As the orthopaedic device market has evolved, so too has the data collection market. In the past, hiring a team of in-house clinical project managers was the only option to operate a successful trial. Today, an entire industry comprising niche companies specializes in supporting data capture for orthopaedic products and techniques. These data collection companies are skilled at:

Study Design – From conducting literature searches to writing entire protocols, these reputable and highly capable companies have the experience and staff to design a study that meets any number of research goals. They have knowledge of hundreds of orthopaedic trials and know the issues to consider when conducting a product-specific data capture study. A study must meet objectives that are appropriate to the costs and benefits. For example, if the initiative is simply to collect marketing data to support product claims, it is not necessary to incur the immense cost, time and effort to construct and manage a study with all the features of a regulated trial. If, on the other hand, the study is for a regulatory purpose, it must be designed to capture the appropriate data points and be powered properly to meet regulatory approval. By working with medical device engineers, product managers and affiliated surgeons, medical data collection specialists use their expertise to develop a custom, streamlined data collection strategy that answers only the most important questions, reducing the time and effort required to administer the study at each surgeon’s office.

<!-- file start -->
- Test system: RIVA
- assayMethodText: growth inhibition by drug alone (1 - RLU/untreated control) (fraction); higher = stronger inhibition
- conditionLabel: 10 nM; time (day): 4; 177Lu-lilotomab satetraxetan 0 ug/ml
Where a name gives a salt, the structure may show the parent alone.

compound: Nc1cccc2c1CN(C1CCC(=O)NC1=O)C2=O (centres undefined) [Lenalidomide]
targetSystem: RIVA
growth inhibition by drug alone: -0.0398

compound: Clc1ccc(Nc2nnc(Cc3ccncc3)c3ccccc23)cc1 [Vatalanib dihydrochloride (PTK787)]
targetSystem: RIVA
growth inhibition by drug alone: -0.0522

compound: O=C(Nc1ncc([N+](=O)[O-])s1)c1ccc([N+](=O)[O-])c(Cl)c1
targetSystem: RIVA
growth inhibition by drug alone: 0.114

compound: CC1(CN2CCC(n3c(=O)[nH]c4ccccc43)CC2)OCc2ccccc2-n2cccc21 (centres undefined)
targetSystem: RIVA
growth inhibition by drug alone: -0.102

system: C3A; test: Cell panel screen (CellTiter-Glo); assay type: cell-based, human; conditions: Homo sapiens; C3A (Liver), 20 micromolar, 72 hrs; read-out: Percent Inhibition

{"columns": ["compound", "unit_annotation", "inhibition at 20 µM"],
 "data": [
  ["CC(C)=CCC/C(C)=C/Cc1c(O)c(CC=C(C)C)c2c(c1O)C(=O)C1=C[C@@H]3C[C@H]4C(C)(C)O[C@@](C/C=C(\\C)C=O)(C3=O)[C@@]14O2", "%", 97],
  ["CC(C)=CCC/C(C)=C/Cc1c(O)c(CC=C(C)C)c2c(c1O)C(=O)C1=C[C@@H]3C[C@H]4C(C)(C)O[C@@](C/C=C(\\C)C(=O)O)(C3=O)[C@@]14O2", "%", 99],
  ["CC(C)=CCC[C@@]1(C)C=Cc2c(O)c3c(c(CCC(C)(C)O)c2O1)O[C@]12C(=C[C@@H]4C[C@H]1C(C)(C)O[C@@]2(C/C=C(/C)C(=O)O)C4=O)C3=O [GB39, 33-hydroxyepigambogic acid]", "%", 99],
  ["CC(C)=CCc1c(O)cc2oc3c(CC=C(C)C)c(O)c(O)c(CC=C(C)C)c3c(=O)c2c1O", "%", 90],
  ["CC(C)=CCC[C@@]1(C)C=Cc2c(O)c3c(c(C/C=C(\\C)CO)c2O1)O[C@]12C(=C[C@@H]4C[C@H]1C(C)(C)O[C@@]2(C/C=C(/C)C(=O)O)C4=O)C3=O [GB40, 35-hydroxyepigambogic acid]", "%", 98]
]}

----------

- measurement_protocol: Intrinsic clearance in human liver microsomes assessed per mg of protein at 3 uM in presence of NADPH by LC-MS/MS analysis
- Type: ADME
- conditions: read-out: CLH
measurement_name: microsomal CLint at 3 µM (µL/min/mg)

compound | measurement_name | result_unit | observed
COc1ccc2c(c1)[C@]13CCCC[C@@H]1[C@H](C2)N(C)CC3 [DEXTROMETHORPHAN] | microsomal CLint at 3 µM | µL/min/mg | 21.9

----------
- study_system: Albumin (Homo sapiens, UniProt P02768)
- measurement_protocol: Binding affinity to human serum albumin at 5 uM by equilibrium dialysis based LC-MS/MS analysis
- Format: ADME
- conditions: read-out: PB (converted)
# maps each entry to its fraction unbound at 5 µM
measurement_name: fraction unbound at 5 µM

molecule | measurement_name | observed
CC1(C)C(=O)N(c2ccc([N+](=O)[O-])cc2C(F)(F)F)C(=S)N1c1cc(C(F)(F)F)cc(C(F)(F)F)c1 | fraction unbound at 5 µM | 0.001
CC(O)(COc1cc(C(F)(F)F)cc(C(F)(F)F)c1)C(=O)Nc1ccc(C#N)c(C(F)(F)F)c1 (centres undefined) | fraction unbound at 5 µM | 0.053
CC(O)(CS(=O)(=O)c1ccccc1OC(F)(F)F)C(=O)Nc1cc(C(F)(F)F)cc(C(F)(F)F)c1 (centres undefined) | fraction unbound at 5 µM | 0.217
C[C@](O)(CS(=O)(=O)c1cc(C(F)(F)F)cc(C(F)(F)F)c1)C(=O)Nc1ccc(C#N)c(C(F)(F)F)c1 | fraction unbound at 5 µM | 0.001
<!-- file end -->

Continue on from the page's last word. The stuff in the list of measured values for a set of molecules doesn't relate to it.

Regulatory Expertise – The cost of hiring the appropriate quality and regulatory personnel can be steep, especially for small and mid-size companies. For a fraction of the cost, competent consultants can help navigate the ever-changing regulatory process, especially for mandated Investigational Device Exemption trials. Specialized clinical project managers can greatly ease the burden otherwise placed on device engineers, product developers and product managers, allowing these medical device professionals to focus on crafting the device instead of investigating data collection methodologies.